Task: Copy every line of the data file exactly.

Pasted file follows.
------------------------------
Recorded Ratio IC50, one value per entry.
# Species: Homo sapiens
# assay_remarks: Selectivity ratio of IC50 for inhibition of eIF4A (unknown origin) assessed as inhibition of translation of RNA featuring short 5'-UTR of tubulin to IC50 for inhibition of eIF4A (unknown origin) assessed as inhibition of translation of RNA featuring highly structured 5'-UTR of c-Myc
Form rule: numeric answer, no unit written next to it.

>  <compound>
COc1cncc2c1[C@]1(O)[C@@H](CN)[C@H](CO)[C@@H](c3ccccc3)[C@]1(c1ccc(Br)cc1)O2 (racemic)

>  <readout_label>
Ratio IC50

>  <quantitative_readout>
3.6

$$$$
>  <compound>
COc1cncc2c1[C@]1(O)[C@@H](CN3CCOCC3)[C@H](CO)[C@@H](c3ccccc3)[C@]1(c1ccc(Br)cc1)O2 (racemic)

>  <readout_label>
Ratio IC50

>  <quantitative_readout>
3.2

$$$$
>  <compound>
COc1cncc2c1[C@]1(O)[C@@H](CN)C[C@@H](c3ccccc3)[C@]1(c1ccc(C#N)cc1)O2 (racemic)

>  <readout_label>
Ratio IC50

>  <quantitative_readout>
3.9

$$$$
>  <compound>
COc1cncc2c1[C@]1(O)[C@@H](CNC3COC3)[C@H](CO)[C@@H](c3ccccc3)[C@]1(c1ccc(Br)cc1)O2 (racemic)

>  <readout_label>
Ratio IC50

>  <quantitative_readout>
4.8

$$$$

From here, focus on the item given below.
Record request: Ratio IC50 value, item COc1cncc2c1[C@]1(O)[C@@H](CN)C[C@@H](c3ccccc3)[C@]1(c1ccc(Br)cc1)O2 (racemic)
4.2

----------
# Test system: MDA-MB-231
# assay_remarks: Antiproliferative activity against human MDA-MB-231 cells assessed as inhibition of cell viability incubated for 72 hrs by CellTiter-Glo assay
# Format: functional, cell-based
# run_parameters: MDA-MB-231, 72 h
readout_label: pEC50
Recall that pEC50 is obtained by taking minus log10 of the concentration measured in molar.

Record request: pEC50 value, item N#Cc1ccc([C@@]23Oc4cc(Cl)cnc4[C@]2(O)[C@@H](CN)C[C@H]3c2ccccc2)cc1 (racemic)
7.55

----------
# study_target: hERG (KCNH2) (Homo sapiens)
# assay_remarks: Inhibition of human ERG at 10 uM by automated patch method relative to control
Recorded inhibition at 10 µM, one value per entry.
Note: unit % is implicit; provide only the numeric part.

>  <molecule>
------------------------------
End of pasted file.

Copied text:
Recorded Ratio IC50, one value per entry.
# Species: Homo sapiens
# assay_remarks: Selectivity ratio of IC50 for inhibition of eIF4A (unknown origin) assessed as inhibition of translation of RNA featuring short 5'-UTR of tubulin to IC50 for inhibition of eIF4A (unknown origin) assessed as inhibition of translation of RNA featuring highly structured 5'-UTR of c-Myc
Form rule: numeric answer, no unit written next to it.

>  <compound>
COc1cncc2c1[C@]1(O)[C@@H](CN)[C@H](CO)[C@@H](c3ccccc3)[C@]1(c1ccc(Br)cc1)O2 (racemic)

>  <readout_label>
Ratio IC50

>  <quantitative_readout>
3.6

$$$$
>  <compound>
COc1cncc2c1[C@]1(O)[C@@H](CN3CCOCC3)[C@H](CO)[C@@H](c3ccccc3)[C@]1(c1ccc(Br)cc1)O2 (racemic)

>  <readout_label>
Ratio IC50

>  <quantitative_readout>
3.2

$$$$
>  <compound>
COc1cncc2c1[C@]1(O)[C@@H](CN)C[C@@H](c3ccccc3)[C@]1(c1ccc(C#N)cc1)O2 (racemic)

>  <readout_label>
Ratio IC50

>  <quantitative_readout>
3.9

$$$$
>  <compound>
COc1cncc2c1[C@]1(O)[C@@H](CNC3COC3)[C@H](CO)[C@@H](c3ccccc3)[C@]1(c1ccc(Br)cc1)O2 (racemic)

>  <readout_label>
Ratio IC50

>  <quantitative_readout>
4.8

$$$$

From here, focus on the item given below.
Record request: Ratio IC50 value, item COc1cncc2c1[C@]1(O)[C@@H](CN)C[C@@H](c3ccccc3)[C@]1(c1ccc(Br)cc1)O2 (racemic)
4.2

----------
# Test system: MDA-MB-231
# assay_remarks: Antiproliferative activity against human MDA-MB-231 cells assessed as inhibition of cell viability incubated for 72 hrs by CellTiter-Glo assay
# Format: functional, cell-based
# run_parameters: MDA-MB-231, 72 h
readout_label: pEC50
Recall that pEC50 is obtained by taking minus log10 of the concentration measured in molar.

Record request: pEC50 value, item N#Cc1ccc([C@@]23Oc4cc(Cl)cnc4[C@]2(O)[C@@H](CN)C[C@H]3c2ccccc2)cc1 (racemic)
7.55

----------
# study_target: hERG (KCNH2) (Homo sapiens)
# assay_remarks: Inhibition of human ERG at 10 uM by automated patch method relative to control
Recorded inhibition at 10 µM, one value per entry.
Note: unit % is implicit; provide only the numeric part.

>  <molecule>